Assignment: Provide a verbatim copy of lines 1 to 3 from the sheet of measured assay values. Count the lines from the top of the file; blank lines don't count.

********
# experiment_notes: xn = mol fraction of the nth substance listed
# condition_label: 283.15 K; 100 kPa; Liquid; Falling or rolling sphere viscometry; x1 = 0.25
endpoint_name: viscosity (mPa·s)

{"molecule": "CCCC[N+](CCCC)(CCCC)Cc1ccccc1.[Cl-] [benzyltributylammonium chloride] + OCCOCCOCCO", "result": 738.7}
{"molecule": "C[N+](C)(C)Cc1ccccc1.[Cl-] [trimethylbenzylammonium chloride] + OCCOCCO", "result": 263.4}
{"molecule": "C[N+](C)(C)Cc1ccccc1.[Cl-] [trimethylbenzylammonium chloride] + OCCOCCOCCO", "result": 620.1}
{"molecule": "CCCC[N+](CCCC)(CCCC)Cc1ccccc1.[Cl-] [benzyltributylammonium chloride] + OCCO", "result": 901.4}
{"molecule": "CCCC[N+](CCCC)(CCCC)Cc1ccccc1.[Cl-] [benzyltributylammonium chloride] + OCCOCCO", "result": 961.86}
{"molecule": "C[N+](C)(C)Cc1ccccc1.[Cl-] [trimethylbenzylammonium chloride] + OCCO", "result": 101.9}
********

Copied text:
# experiment_notes: xn = mol fraction of the nth substance listed
# condition_label: 283.15 K; 100 kPa; Liquid; Falling or rolling sphere viscometry; x1 = 0.25
endpoint_name: viscosity (mPa·s)